Your Right to Know: Citizens have a right to electronic records

Computers have made examining government records easier than ever. The smallest townships across Wisconsin post the meeting agendas and minutes online. And websites for government agencies at all levels contain an enormous amount of other information. Electronic records are also available on request. Say you want to see a skate-park-feasibility study you’ve heard about.

WisconsinWeekly: DNR OKs manure rules; WI farmers debate ‘organic’ label; VA pushes back against vets; Menominee seek to block MI mine

What to do about manure, organic labeling, vets’ class-action suit and a sulfide mine
Of Note: This week we’re highlighting news affecting Wisconsin farmers, Veterans Administration patients and members of the Menominee Tribe. State farmers may face new rules for handling manure in parts of Wisconsin where the geography makes groundwater susceptible to pollution. The U.S. Department of Agriculture wants to withdraw a rule that would require certified organic meat and poultry producers to abide by stricter animal welfare standards. The VA is pushing back against a class-action lawsuit over emotional distress claimed by patients who risked exposure to HIV because of improper sterilization by a dentist at the Tomah Medical Center. And the Menominee Tribe is suing the federal government, trying to block approval of a mine across the border in Michigan that it fears will pollute the Menominee River.

WisconsinWeekly: Lead failures force out MKE health official; suspensions in Green Bay; lawyer shortage; long-term solitary struck down in Canada

You read it here first: Center stories provide crucial backdrop for this week’s news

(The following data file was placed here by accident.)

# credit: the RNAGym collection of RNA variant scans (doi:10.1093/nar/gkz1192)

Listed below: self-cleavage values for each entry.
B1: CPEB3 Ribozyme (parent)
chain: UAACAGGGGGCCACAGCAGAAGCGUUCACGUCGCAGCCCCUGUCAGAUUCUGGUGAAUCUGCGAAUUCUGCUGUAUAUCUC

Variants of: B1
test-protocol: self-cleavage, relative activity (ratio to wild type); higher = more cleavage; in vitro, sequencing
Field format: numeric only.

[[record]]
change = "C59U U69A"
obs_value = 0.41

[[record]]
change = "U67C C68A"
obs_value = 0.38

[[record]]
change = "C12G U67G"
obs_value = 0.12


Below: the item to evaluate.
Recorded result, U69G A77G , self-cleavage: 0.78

This week we feature some stories that advance previous coverage by the Center on important topics including lead in drinking water, racial disparities in Wisconsin’s educational system and the dire effects of long-term solitary confinement on inmates. Also this week, former Center intern Abby Becker details the impact of a state bill that would pre-empt Madison’s protections for certain classes of workers. And University of Wisconsin-Madison journalism student Peter Coutu — who worked on the Center’s ongoing Broken Whistle series — writes about the lack of lawyers in rural Wisconsin, which is making it difficult to address the growing crime problem caused by the opioid epidemic. WisconsinWeekly is produced by us, Andy and Dee J. Hall, a couple who founded the Wisconsin Center for Investigative Journalism. Andy is the executive director and Dee is the managing editor.

WisconsinWeekly: Shrinking coastline, Trump real estate, Russian trolls — our former interns rock!

Former WCIJ interns breaking news all over the planet
Of note: This week we highlight recent stories from some of the interns we trained over the past nine years. They include Tegan Wendland of New Orleans Public Radio. She produced a piece for the investigative news program Reveal about the lack of government help for Louisiana residents whose homes are being swallowed by rising waters in the Gulf of Mexico. Nick Penzenstadler of USA Today continues to break news about President Donald Trump’s private businesses. Alec Luhn of The Telegraph’s Moscow bureau investigated the Russian “troll factory” thought to be a source of propaganda during the 2016 U.S. presidential election.